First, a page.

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his answer of 21 November 2001, Official Report, column 327W, on rural bus services, how much of the money outlined in the Rural White Paper for the Rural Bus Challenge and Rural Transport Partnership programme was spent in (a) 200001 and (b) 200102; and how much each initiative has received. 
Ms Keeble: A total of £21 million was allocated to new Rural Bus Challenge projects in 200001, spending over a number of financial years. Expenditure in that year on all Challenge projects, including those begun in previous years, was £11 million. There is £20 million available for awards in this year's Rural Bus Challenge competition, decisions on which will be announced shortly. Forecast expenditure in the current year on all projects is £23 million.
The Countryside Agency's Rural Transport Partnership Programme spent £4.8 million in 200001. For this financial year, formal grant offers total £7.1 million to date, of which £2.9 million has been spent.
Mr. Breed: To ask the Secretary of State for Transport, Local Government and the Regions, pursuant to his answer of 21 November 2001, Official Report, column 327W, on rural bus services, if he will specify (a) the size of the samples for rural areas and (b) the areas the samples were carried out in (i) 1992 to 1994, (ii) 1995 to 1997 and (iii) 1998 to 2000. 
Ms Keeble: The sample size of households in rural areas within Great Britain in the National Travel Survey were
The areas used to select household samples consist of one or more postcode sectors, which cannot be specified because of confidentiality. The sampling procedure is set out in the annual National Travel Survey Technical Reports available in the Library of the House.
Mrs. Brooke: To ask the Secretary of State for Transport, Local Government and the Regions, pursuant to his answer of 14 November 2001, Official Report, column 738W, on cash incentive scheme payments, if he will raise the maximum cash incentive grant to council tenants to buy their own homes in Poole to a level comparable, in relation to average house prices, to the level offered in London and the South-East. 
Ms Keeble: We have no immediate plans to make any changes to the limits set for cash incentive scheme payments. We are, however, reviewing the control framework under which the scheme operates.
Mr. Jim Cunningham: To ask the Secretary of State for Transport, Local Government and the Regions if he will make a statement on the powers the local strategic partnerships will have to carry out their tasks. 
Ms Keeble: Local strategic partnerships (LSPs) are not executive bodies. Their purpose is to co-ordinate the activities of their members in order to tackle local problems. Those members will include representatives
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from the public, private, voluntary and community sector. Recent legislation has extended the ability of public sector bodies such as health authorities and local authorities to work in partnership with organisations in other sectors. Executive responsibility for implementing the partnerships' strategies rests with the partner organisations.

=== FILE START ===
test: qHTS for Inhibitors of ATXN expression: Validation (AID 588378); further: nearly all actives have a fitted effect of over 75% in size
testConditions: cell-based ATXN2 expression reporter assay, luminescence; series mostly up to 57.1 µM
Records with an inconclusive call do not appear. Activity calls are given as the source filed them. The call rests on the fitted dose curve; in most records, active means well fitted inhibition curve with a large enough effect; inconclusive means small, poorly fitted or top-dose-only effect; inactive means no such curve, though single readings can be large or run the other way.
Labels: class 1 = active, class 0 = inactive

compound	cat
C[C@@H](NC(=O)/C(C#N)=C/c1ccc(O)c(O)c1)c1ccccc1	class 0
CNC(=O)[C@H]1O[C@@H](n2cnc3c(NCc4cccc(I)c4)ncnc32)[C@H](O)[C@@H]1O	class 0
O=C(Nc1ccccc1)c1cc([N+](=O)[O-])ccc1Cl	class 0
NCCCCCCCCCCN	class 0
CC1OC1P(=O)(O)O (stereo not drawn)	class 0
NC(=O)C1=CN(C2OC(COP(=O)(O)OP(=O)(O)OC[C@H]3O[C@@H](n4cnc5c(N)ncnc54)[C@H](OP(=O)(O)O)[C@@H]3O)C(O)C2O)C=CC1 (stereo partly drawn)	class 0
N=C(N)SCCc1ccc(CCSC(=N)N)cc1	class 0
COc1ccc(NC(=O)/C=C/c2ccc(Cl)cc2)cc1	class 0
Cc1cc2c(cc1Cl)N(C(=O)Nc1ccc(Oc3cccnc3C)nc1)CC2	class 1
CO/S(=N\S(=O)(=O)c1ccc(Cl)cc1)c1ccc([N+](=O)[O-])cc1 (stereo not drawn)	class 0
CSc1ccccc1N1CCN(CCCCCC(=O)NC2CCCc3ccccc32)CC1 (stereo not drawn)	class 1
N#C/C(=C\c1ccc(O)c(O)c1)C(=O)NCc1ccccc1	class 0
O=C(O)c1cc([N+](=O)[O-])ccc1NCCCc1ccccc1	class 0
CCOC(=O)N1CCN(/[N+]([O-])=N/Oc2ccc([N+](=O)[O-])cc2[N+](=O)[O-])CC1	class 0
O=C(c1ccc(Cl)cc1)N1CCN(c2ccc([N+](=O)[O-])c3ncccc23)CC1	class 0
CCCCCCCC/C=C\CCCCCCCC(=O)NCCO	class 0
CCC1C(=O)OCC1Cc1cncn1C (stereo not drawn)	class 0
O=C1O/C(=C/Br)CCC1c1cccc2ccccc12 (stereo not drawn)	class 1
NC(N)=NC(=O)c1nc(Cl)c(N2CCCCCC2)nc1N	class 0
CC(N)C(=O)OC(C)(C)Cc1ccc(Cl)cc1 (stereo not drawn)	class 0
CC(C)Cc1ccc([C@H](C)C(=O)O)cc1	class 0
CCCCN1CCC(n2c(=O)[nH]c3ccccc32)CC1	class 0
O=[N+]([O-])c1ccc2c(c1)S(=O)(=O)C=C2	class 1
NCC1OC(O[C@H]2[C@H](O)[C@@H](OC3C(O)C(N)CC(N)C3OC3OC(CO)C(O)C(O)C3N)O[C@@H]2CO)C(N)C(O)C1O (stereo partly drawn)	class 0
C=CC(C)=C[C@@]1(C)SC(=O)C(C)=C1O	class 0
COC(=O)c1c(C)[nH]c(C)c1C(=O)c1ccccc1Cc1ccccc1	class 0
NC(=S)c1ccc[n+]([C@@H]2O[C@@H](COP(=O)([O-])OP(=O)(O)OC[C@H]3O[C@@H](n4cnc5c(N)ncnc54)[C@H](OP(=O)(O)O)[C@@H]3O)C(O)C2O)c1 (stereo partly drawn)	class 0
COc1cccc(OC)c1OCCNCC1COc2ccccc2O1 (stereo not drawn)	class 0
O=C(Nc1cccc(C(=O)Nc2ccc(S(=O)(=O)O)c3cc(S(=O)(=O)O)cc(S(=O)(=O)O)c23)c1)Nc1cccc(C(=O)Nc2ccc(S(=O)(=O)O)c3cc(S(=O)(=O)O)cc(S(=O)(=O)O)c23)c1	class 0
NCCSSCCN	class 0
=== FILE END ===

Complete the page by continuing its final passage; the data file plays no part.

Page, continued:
Mr. Jim Cunningham: To ask the Secretary of State for Transport, Local Government and the Regions by what methods the local strategic partnerships assess needs of the local people and find those who are often excluded. 
Ms Keeble: Local Strategic Partnerships (LSPs) will involve the public, private, community and voluntary sectors to ensure that initiatives and services work together locally. LSPs will devise and implement community strategies and local neighbourhood renewal strategies, which will improve the delivery of local services generally, with a specific focus on deprived areas. These strategies should build on information from local people on what they need and want, rather than working from the top down. The statutory guidance, Preparing Community Strategies, refers to an analysis of needs which should be carried out by the various partners on the LSP. Considerable background information will already exist.
LSPs must include local people, especially those from deprived neighbourhoods and from excluded groups, such as black and minority ethnic groups and older people. LSPs will need to provide them with training and support so they can be fully involved from the start. The Government have established the Community Empowerment Fund, which will provide £36 million over the next 3 years to create 'Community Networks' in the 88 most deprived English areas. In each area, CEF moneys will be given direct to a local voluntary organisation chosen by the regional Government Office. This 'lead organisation' will form a Community Network to ensure a high level of community representation on the LSP.